Tithing Isn't Your Problem

Matt wants to start tithing but feels he doesn't have the money to do it. Dave explains how to budget with a tithe included.

QUESTION: Matt in Nebraska wants to start tithing but feels he doesn’t have the money to do it. He makes $36,000 a year at his first job and $6,000 at his second job. His wife is disabled and receives $460 a month for that. Dave explains how to budget with a tithe included.

ANSWER: The first thing we need to know is it has nothing to do with your salvation and that God doesn’t love tithers more than non-tithers period, does He? This is not a thing where I’m trying to get God’s attention and I’m trying to get an A on my God report card or something. Then we say all right, why does God teach us to tithe—to give a tenth of our income to our local church? That’s what we who are evangelical Christians believe the Bible says. Why does He teach us to do that? That’s what we’ve got to think of. Then we think, what is He trying to accomplish by teaching us? Because it’s not our salvation. We’re not getting brownie points with Him. He loves tithers just like He loves non-tithers. Why is He telling us to tithe? That’s how I started approaching it a few years ago.

I figured out that what He’s trying to do is He’s trying to turn me into a giver because he’s trying to make me over into the image of His Son, who is certainly a giver. He’s trying to turn me into a giver. That’s part of your spiritual walk. It’s not about guilt-tripping, and it’s not about being a bad Christian. It’s not about God turns His face away from you if you don’t tithe. We get away from all that toxic crap.

If God says to give a tenth off the top before I do anything else, and He’s God and He certainly knew you were going to be in this situation—it didn’t catch Him off guard—how does He expect you to make it? Why would He make that more important than almost anything else on your budget? Then you’ve got to stop and think about that. I did. I considered it through that non-toxic view—what I consider a healthy view of my Christian faith—and based on that, I continued to tithe even if I couldn’t do other things. But it wasn’t from a guilt trip or a Christian duty perspective or something like that. It was because I truly believe that He loves me. He’s got my best interests at heart, and He’s saying do this even if I don’t understand how it’s all going to work out.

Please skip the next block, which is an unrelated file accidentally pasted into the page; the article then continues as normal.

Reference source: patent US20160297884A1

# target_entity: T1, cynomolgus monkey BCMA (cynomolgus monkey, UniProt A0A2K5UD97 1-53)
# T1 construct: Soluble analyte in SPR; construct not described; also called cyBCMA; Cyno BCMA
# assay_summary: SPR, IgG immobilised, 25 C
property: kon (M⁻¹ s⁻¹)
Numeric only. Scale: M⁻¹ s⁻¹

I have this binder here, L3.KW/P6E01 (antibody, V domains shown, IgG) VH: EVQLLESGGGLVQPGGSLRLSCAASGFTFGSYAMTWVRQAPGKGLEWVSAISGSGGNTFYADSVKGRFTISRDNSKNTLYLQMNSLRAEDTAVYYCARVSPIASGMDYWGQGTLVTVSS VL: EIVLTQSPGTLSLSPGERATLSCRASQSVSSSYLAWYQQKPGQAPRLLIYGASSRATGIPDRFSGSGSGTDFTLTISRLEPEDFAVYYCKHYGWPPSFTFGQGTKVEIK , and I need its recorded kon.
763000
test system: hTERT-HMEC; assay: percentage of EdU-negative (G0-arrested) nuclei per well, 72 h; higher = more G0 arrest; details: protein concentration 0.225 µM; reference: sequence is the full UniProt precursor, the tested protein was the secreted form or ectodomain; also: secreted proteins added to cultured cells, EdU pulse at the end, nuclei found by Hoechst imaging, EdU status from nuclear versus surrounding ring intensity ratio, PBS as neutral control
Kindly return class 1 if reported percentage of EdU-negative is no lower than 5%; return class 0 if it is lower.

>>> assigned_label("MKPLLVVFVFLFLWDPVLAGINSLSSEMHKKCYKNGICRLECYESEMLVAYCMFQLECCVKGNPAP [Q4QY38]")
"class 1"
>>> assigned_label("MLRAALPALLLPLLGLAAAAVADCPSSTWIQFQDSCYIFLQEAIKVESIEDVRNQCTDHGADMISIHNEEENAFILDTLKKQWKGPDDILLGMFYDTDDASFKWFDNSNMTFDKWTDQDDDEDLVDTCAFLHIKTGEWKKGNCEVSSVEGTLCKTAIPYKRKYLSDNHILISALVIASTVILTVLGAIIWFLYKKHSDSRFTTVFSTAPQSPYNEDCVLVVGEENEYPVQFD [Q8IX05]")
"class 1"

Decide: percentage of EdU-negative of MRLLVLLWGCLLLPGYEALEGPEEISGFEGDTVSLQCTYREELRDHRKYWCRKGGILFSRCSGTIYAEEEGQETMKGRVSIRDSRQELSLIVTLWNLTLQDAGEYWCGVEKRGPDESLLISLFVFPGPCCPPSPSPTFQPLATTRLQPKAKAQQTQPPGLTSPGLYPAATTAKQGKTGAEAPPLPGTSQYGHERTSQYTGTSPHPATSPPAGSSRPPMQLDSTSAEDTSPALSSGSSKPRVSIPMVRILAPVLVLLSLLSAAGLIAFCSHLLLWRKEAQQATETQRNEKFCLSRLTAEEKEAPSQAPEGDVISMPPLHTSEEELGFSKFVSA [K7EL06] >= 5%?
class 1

Once I started with that, it changed everything. I would just do the budget and take the tithe off the top before I did anything else. Then I would just work it out with the rest of it as if I just didn’t have the money. It always worked out. Sometimes I couldn’t pay a bill, but it wasn’t because I tithed.

Your tithe in your situation is a few hundred bucks a month. It’s really not your problem. You’ve got other problems. Your debt is your problem. Your income being somewhat low is a bit of your problem. Those are the things you’re facing.

I would encourage you, looking at it through a healthy lens, to continue to try to do that not from a guilt-trip standpoint but because I think it’s the right thing to do for you. Work it that way.